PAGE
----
Ozzie SmithDecember 15, 2006
I’m guessing that it wasn’t long before Ozzie Smith became The Wizard. The greatest fielding shortstop ever is featured here in his 1979 rookie card (which I have taken my usual exemplary care of, judging from the prominent crease running diagonally through his quizzical, slightly mournful expression), and I’m thinking that even by the time this card came out his Padre teammates were looking up to him. There was undoubtedly something about him–related but not wholly confined to his spectacular defensive play–that suggested his future greatness. I imagine his Padre teammates gravitating to him for support, for here was a man who, though only 5’10”, was able to stand up tall in the sinking quicksand of Padreness.
The below excerpt from Taxi Driver
features a conversation between Travis Bickle, played by Robert DeNiro, and The Wizard, played by the great Peter Boyle, who, sadly, passed away a couple days ago. But it’s fairly easy to imagine a somewhat similar conversation occurring between The Wizard of the Padres and any of a number of his struggling teammates, such as, oh, Derrel Thomas, whose utilityman career at the point of his chat with Ozzie had consisted entirely of being repeatedly shuttled back and forth, positionless, between the vague, ill-defined Giants and the vague, ill-defined Padres.
Wizard: Things uh, things got ya down?
Wizard: Yeah, it happens to the best of us.
Travis: Yeah, it’s got me a real down, real…I just wanna go out and, and you know like really, really, really do somethin’.
Wizard: The taxi life you mean?
Travis: Yeah, well. Naw, I don’t know. I just wanna go out. I really, you know, I really wanna, I got some bad ideas in my head, I just…
Wizard: Look, look at it this way, you know uh, a man, a man takes a job, you know, and that job, I mean like that, and that it becomes what he is. You know like uh, you do a thing and that’s what you are. Like I’ve been a, I’ve been a cabbie for seventeen years, ten years at night and I still don’t own my own cab. You know why? ‘Cause I don’t want to. It must be what I, what I want. You know, to be on the night shift drivin’ somebody else’s cab. Understand? You, you, you become, you get a job, you you become the job. One guy lives in Brooklyn, one guy lives in Sutton Place, you get a lawyer, another guy’s a doctor, another guy dies, another guy gets well, and you know, people are born. I envy you your youth. Go out and get laid. Get drunk, you know, do anything. ‘Cause you got no choice anyway. I mean we’re all fucked, more or less you know.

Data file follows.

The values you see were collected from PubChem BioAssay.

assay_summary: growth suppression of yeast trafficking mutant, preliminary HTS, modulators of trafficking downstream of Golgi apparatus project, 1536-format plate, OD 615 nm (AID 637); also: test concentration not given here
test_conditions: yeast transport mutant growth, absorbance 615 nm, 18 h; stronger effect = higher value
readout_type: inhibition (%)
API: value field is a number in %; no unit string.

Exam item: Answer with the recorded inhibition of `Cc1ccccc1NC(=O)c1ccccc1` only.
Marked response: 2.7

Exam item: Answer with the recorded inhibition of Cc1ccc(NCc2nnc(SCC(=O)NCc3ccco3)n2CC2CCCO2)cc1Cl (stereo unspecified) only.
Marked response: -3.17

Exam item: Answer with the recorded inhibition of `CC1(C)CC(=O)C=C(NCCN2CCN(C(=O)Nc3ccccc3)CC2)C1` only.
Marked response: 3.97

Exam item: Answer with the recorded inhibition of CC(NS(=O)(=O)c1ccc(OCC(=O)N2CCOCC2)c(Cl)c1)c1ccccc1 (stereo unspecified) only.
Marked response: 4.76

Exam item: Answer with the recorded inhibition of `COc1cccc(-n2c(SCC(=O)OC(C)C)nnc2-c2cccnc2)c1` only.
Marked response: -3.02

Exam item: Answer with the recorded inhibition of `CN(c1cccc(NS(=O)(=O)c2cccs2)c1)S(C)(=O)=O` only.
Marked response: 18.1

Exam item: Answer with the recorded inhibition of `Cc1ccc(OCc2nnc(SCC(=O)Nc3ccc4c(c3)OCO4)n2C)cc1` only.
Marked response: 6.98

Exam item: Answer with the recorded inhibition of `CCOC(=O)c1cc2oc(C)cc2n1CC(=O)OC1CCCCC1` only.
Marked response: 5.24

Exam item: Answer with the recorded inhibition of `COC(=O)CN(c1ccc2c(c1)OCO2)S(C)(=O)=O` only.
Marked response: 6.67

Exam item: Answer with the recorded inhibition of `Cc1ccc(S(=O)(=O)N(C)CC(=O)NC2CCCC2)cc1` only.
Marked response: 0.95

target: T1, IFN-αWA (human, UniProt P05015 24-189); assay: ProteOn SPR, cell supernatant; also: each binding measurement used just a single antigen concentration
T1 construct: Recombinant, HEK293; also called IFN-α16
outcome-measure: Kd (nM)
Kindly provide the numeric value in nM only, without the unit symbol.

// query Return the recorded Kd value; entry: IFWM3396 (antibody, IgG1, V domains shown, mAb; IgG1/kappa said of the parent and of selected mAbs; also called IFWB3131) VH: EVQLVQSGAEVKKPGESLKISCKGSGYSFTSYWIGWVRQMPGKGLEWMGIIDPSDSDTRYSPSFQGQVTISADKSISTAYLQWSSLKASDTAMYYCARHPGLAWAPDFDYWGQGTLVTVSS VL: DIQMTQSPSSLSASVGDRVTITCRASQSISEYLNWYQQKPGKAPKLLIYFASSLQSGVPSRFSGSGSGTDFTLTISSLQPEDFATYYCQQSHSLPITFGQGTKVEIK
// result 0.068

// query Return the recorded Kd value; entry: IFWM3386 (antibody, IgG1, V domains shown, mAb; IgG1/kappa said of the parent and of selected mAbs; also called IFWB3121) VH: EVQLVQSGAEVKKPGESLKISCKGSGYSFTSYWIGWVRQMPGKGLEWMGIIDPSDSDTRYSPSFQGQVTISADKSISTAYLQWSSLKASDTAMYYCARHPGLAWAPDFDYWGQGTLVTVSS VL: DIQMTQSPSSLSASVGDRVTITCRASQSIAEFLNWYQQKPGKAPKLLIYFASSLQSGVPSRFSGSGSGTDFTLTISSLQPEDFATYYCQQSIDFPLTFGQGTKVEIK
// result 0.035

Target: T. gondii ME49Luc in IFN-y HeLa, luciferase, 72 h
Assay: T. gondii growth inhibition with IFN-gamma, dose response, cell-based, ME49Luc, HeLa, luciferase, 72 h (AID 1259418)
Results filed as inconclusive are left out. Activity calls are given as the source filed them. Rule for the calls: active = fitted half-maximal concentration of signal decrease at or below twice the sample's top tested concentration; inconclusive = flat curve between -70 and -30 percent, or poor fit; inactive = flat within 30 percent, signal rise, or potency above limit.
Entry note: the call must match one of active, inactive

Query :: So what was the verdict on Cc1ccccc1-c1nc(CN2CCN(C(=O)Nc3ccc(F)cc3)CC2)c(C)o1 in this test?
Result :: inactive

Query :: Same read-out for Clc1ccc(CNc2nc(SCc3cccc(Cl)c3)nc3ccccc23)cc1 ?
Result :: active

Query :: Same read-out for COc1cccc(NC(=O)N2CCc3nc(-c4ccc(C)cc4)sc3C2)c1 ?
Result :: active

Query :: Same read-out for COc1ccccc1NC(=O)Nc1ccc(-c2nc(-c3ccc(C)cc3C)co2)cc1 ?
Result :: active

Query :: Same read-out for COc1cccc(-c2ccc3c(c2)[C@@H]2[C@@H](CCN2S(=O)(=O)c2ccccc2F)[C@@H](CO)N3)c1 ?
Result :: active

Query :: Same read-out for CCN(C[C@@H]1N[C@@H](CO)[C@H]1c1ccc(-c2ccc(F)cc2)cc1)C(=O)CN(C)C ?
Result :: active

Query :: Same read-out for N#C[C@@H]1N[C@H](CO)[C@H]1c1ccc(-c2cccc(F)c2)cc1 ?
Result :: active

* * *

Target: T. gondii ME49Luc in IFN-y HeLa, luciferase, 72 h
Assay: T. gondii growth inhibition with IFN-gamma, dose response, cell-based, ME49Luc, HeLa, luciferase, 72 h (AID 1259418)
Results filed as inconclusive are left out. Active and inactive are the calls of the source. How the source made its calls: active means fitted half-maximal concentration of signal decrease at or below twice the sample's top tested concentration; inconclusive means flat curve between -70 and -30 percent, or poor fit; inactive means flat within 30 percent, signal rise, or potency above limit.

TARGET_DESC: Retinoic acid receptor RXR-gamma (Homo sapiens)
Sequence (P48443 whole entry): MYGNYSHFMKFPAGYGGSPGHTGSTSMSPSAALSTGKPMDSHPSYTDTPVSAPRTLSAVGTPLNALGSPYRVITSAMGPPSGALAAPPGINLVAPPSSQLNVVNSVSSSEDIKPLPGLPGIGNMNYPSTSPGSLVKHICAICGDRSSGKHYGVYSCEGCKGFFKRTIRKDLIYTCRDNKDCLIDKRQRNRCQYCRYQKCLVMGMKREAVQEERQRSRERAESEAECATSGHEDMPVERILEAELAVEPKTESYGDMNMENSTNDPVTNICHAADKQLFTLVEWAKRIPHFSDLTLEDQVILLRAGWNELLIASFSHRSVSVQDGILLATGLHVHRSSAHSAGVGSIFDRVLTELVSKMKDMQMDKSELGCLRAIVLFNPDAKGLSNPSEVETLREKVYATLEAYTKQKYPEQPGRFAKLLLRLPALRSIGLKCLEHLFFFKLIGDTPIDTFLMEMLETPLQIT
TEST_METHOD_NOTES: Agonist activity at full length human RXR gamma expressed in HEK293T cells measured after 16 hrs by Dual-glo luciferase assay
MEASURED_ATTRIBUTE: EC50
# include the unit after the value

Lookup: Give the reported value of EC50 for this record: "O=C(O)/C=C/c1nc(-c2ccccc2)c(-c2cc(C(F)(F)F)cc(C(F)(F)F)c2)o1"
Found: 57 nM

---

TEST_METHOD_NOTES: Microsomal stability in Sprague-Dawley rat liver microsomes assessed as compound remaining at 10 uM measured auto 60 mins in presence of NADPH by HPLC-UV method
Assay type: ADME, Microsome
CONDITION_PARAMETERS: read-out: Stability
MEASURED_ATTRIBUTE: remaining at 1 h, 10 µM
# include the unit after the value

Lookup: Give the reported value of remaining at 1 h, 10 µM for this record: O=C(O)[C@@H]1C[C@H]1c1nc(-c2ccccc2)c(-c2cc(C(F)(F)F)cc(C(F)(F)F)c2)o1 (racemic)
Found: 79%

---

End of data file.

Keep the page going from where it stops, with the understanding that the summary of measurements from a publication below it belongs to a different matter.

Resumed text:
Travis: Yeah, I don’t know. That’s about the dumbest thing I ever heard.
Wizard: I’m not Bertrand Russell. Well what do ya want. I’m a cabbie you know. What do I know? I mean, I don’t even know what the fuck you’re talkin’ about.
Travis: Yeah I don’t know. Maybe I don’t know either.
Wizard: Don’t worry so much. Relax Killer, you’re gonna be all right. I know. I seen a lot of people and uh, I know.